These crimes are not easily categorized. Nor can the damage, the dollar loss, or the ripple effects be easily calculated. It is much like a Venn diagram, where one crime intersects with another, in different jurisdictions, and with different groups.

How does this impact you? You may not recognize the source, but you will feel the effects. You might pay more for a gallon of gas. You might pay more for a luxury car from overseas. You will pay more for health care, mortgages, clothes, and food.

Yet we are concerned with more than just the financial impact. These groups may infiltrate our businesses. They may provide logistical support to hostile foreign powers. They may try to manipulate those at the highest levels of government. Indeed, these so-called “iron triangles” of organized criminals, corrupt government officials, and business leaders pose a significant national security threat.

 

And these days we’ve got Citadel playing games with Goldman Sachs who was the center of 2008 and is still being sued over it.

NEW YORK Dec 8, 2021 (Reuters) – Goldman Sachs Group Inc must again face a class action by shareholders who said they lost $13 billion because the Wall Street bank hid conflicts of interest when creating risky subprime securities before the 2008 financial crisis, a judge ruled on Wednesday.

U.S. District Judge Paul Crotty in Manhattan rejected Goldman’s claim that its general statements about its business, including that client interests “always come first” and “integrity and honesty are at the heart of our business,” were too generic to mislead investors and affect its stock price.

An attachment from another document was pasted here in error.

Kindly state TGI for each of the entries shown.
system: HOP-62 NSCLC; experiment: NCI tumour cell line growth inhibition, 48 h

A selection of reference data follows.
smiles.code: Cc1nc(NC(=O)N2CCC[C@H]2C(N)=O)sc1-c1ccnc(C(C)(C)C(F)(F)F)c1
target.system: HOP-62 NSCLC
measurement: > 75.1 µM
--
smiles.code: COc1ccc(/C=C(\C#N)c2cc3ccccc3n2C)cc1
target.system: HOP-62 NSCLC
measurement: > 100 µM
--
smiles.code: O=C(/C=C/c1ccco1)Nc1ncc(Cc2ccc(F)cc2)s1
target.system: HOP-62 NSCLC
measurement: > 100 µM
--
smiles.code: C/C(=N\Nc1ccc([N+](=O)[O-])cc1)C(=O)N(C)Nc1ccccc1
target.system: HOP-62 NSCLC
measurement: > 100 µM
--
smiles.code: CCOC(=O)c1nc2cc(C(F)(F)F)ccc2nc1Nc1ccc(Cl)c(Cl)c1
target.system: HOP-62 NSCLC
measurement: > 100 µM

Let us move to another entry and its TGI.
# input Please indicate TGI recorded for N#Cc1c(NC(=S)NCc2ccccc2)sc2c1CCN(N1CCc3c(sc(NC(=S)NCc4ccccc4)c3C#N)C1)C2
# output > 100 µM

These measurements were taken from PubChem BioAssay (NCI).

…. Do you remember what came back in 2019 a few months before the secret $4.5 trillion bailout?

Out of the $4.5 trillion in loans for Q4 2019, the bulk of it went to Goldman Sachs (103 instances), JPMorgan Chase (197 instances), Deutsche Bank (200 instances), and Citigroup (143 instances).

 

Now we’re currently in a situation where Moody’s is refusing to downgrade defaulting companies to prop up the place even going as far as upgrading Citadel in the middle of all this. So that insurance won’t have to pay.

 


Change of topics, rehypothecation – 2008 to now.

LibertyView Capital Management Inc. of Hoboken, New Jersey, owned by Lehman’s Neuberger Berman unit, told investors on September 26 it had suspended “until further notice” attempts notice” attempts to calculate the value of its funds. LibertyView was not included in the Sept. 29 sale of Neuberger to Bain Capital LLC and Hellman & Friedman LLC.